Each year, thousands of scientists from around the world conduct field research in the protected landscapes of the Natural Reserve System. The NRS draws investigators for many reasons. This network of natural landscapes represents a living library of California’s diverse ecosystems. Reserve lands are protected over the long term, enabling researchers to conduct experiments without fear of the land or their equipment being disturbed. Data archives enable scientists to build on decades of previous research. Overnight accommodations, laboratories, reference collections, Internet access, and other amenities make field work more comfortable and productive.
Multi-reserve research projects
A number of research projects use multiple NRS reserves to represent a range of biogeographic conditions found in California.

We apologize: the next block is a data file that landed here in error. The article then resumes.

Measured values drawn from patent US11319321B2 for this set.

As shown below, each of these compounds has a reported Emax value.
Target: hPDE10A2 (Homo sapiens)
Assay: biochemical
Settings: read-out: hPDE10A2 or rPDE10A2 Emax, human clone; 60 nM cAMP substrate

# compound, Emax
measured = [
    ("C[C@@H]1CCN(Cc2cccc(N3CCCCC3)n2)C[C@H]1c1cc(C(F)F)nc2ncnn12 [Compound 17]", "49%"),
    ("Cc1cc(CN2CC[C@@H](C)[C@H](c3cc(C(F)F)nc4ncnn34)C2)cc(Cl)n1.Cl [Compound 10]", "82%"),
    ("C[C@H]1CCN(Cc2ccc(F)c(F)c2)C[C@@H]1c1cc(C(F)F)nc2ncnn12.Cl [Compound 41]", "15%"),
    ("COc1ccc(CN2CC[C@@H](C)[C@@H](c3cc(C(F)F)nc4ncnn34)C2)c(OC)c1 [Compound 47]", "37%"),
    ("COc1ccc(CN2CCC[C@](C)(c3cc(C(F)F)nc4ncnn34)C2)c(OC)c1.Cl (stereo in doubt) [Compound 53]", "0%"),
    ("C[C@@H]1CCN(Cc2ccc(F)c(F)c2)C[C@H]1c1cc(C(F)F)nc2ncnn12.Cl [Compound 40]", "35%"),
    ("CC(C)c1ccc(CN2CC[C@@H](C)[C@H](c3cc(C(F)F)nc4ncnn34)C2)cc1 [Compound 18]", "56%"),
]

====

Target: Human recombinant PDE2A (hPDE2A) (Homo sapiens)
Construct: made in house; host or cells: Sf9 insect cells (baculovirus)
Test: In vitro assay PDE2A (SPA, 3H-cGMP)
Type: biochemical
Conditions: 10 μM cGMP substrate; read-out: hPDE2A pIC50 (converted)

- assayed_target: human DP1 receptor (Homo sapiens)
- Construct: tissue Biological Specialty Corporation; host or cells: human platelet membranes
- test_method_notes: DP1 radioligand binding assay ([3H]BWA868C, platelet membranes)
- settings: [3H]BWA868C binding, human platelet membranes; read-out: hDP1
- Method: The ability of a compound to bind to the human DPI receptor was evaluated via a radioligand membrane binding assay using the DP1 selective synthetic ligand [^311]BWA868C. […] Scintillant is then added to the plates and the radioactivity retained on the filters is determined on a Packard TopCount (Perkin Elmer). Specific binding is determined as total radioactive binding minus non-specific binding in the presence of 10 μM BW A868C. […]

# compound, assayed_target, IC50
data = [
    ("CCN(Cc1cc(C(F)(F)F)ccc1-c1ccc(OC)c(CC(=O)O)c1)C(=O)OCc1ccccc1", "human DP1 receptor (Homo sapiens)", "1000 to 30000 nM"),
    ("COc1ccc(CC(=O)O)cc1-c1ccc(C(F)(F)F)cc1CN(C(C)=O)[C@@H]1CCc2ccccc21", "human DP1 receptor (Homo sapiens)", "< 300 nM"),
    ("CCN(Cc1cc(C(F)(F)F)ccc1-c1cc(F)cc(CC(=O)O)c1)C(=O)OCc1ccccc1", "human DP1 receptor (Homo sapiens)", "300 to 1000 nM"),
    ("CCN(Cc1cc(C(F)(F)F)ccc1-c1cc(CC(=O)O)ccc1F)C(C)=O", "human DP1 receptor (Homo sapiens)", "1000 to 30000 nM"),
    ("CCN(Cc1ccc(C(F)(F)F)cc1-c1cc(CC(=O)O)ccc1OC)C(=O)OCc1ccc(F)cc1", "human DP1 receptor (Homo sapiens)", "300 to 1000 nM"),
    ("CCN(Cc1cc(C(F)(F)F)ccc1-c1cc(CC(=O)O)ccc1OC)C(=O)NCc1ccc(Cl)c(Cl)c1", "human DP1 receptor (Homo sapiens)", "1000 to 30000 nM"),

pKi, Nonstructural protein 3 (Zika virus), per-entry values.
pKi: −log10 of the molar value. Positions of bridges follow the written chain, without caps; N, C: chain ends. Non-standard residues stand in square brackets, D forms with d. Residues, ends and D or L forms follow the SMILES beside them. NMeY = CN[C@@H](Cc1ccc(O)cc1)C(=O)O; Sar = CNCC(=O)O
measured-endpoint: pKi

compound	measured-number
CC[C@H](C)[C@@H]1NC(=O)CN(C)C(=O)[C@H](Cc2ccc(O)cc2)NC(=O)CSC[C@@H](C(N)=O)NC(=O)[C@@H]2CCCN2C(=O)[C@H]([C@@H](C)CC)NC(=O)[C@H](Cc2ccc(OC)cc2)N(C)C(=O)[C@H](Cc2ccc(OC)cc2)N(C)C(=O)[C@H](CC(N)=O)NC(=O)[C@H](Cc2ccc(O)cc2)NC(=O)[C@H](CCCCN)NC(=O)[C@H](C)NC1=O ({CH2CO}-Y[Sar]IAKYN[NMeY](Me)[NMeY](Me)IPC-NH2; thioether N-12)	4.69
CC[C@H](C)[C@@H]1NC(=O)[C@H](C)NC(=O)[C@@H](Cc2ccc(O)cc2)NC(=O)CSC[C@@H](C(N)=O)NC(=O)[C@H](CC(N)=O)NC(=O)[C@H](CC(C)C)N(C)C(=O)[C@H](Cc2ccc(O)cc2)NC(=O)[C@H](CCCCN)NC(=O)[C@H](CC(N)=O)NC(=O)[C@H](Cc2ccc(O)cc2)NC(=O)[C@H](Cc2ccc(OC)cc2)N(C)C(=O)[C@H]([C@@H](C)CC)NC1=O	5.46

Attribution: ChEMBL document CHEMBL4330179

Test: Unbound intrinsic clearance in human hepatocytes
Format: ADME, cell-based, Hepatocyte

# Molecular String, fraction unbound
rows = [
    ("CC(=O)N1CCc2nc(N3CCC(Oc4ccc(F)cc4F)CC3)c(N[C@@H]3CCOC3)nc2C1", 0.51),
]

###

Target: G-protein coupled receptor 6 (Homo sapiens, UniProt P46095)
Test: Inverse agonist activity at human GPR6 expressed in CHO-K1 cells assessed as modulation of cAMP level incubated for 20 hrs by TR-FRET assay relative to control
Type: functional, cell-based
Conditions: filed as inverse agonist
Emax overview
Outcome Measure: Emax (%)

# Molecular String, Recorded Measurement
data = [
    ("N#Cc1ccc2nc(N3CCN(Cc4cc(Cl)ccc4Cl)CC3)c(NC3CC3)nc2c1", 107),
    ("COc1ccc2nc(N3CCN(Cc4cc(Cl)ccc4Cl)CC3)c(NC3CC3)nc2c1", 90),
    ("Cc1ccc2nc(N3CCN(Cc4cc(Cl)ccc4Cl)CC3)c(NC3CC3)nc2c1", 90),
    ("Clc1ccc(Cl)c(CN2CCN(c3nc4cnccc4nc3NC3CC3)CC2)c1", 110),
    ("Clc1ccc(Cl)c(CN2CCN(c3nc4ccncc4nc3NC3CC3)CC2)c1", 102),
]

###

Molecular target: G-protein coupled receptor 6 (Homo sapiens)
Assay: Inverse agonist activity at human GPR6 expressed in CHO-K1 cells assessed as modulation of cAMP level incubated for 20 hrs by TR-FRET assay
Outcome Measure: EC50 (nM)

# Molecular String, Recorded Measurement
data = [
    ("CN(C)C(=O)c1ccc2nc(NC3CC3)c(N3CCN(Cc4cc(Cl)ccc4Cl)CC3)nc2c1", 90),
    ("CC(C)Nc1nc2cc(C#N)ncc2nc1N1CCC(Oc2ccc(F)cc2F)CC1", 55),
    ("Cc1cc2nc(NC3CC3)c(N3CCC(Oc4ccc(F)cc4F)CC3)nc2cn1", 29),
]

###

National research projects
Large national research projects address many of today’s most critical environmental problems. NRS reserves are part of several national research projects examining basic processes governing the workings of the environment.
Mathias Graduate Student Research Grant Program
The Mildred E. Mathias Graduate Student Research Grant Program funds research by UC graduate students at NRS reserves. Students gain experience submitting research proposals, writing progress reports, and managing a research budget.
Student research funding
Student seeking to conduct research at NRS reserves are eligible for a variety of grants and other support provided by the NRS, its reserves, or other partners.
Field Science Fellowship
The Field Science Fellowship funds UC undergraduate-faculty teams conducting field research at NRS reserves. The fellowship encourages mentoring relationships between faculty and students from backgrounds traditionally underrepresented in the sciences.
Resources for Researchers
Look here for a list of resources that will be useful to your research. This includes bibliographic data, climate data, geographic information, species lists, and many other tools.